While tax system demystification and revenue increase limits were the major reforms, lawmakers enacted many administrative and procedural changes as well. Administrative process changes now prohibit value increases at an Appraisal Review Board (ARB) hearing, add ARB member training requirements, and create special ARB panels to hear protests for complex properties. Additionally, the business personal property rendition date moved to April 15.

In a win for those litigating appraised values, the state revised Section 42.08 of the property tax code, allowing a taxpayer to pay less than the full amount of tax on a property with pending litigation. Previously, if the final property value from a lawsuit resulted in a tax burden exceeding the amount originally paid, the taxpayer incurred delinquent penalties and interest on the remaining amount owed. The revision removes the taxpayer's risk for attempting to discern where a litigated value may settle by eliminating the possibility of penalties and interest on the additional tax due.

Uncertain Times

Despite changes enacted in the 2019 Legislative Session, at least some of those reforms are on hold as the state and its communities respond to the coronavirus pandemic. Gov. Abbott's Mar. 13 disaster declaration allows cities, counties and special districts to use the old 8% threshold on revenue increases rather than the new 3.5% limit.

Further, the governor has the authority to change deadlines during a disaster. As of Mar. 19, Texas had suspended in-person Appraisal Review Board hearings and may extend that suspension into the normal administrative protest season.

Rapid developments may continue to disrupt the property tax assessment and appeal process in 2020. How the disaster will ultimately affect the 2020 property tax cycle remains to be seen, but the recent changes enacted in law will shape the property tax process in Texas for years to come.

For more detailed information on property tax law changes, please refer to the 2019 Texas Property Tax Code, additional resources on the Texas Comptroller's webpage, and consult with a property tax professional.

Rachel Duck, CMI, is a Director and Senior Property Tax Consultant at the Austin, Texas, law firm Popp Hutcheson PLLC. Popp Hutcheson devotes its practice to the representation of taxpayers in property tax matters and is the Texas member of American Property Tax Counsel (APTC), the national affiliation of property tax attorneys.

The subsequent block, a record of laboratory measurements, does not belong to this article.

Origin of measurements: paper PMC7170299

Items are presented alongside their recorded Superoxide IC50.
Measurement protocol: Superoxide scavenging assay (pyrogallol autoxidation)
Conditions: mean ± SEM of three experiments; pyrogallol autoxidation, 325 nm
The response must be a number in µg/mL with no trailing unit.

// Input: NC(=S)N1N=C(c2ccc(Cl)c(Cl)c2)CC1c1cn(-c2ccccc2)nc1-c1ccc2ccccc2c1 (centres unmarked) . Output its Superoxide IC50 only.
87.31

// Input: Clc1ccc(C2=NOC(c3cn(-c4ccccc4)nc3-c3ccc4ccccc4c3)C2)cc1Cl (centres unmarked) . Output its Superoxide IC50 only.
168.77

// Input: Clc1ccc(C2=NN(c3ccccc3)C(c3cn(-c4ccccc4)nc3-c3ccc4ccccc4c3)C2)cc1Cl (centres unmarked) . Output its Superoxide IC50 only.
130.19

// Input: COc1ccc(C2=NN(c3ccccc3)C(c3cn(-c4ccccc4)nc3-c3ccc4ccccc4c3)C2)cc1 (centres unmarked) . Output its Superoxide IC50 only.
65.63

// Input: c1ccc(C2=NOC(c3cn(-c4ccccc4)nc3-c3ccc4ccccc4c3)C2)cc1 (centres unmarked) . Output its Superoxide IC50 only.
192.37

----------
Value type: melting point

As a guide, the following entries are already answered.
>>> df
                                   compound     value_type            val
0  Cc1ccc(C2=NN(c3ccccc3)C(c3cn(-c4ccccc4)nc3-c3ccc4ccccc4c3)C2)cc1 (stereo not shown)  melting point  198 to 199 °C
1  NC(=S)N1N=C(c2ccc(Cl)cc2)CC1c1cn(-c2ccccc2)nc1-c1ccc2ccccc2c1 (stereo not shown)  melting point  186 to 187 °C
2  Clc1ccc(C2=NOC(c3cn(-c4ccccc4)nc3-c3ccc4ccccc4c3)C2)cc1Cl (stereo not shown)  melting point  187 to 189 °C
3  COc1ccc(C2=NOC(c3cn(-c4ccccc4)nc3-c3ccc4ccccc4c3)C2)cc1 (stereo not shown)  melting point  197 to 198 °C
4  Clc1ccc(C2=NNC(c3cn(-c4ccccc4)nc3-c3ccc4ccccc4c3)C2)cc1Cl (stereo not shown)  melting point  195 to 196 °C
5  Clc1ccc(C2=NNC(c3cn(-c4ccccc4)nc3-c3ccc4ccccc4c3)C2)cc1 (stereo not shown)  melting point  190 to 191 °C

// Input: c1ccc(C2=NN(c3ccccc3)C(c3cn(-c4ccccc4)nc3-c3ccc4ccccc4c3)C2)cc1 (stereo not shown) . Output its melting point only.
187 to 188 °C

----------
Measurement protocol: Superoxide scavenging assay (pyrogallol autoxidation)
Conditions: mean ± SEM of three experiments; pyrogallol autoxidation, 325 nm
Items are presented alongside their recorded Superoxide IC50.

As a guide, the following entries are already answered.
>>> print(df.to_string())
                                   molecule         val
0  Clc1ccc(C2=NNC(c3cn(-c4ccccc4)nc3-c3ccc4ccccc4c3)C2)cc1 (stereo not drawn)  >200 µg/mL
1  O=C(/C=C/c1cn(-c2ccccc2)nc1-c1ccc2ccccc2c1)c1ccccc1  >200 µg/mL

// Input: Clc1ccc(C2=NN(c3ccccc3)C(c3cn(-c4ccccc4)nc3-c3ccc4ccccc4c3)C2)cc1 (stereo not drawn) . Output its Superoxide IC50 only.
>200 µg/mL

Deck - Summary for use on blog & category landing pages

  • How changes to the Texas property tax law may impact you, and how COVID-19 plays a role this season.
Apr
17

Higher Property Tax Values in Ohio

The Buckeye State's questionable methods deliver alarmingly high values.

A recent decision from an Ohio appeals court highlights a developing and troubling pattern in the state's property tax valuation appeals. In a number of cases, an appraiser's misuse of the highest and best use concept has led to extreme overvaluations. Given its potential to grossly inflate tax liabilities, property owners and well-known tenants need to be aware of this alarming trend and how to best respond.

In the recently decided case, a property used as a McDonald's restaurant in Northeast Ohio received widely varied appraisals. The county assessor, in the ordinary course of setting values, assessed the value at $1.3 million. Then a Member of the Appraisal Institute (MAI) appraiser hired by the property owner calculated a value of $715,000. Another MAI appraiser, this one hired by the county assessor, set the value at $1.9 million. The average of the two MAI appraisals equals $1.3 million, closely mirroring the county's initial value.

Despite the property owner having met its burden of proof at the first hearing level, the county board of revision rejected the property owner's evidence without analysis or explanation. The owner then appealed to the Ohio Board of Tax Appeals (BTA).

In its decision on the appeal, the BTA focused on each appraiser's high-est and best use analysis. The county's appraiser determined the highest and best use is the existing improvements occupied by a national fast food restaurant as they contribute beyond the value of the site "as if vacant." The property owner's appraiser determined the highest and best use for the property in its current state was as a restaurant.

With the county appraiser's narrowly defined highest and best use, the county's sale and rent examples of comparable properties focused heavily on nationally branded fast food restaurants (i.e. Burger King, Arby's, KFC and Taco Bell). The BTA determined that the county's appraisal evidence was more credible because it considered the county's comparables more closely matched the subject property.